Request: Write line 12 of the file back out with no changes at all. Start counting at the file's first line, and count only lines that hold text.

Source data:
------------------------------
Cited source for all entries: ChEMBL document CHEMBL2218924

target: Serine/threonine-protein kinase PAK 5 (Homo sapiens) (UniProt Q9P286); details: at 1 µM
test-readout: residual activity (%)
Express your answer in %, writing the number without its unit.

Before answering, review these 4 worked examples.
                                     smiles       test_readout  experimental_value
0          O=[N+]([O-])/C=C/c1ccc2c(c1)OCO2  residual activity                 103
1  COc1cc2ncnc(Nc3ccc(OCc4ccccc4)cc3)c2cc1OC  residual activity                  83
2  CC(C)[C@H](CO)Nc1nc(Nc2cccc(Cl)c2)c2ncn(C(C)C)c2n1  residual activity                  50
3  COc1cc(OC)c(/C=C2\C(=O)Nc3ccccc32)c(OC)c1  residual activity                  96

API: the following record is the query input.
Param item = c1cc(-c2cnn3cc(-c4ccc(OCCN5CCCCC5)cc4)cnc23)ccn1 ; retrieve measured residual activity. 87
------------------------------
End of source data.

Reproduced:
Param item = c1cc(-c2cnn3cc(-c4ccc(OCCN5CCCCC5)cc4)cnc23)ccn1 ; retrieve measured residual activity. 87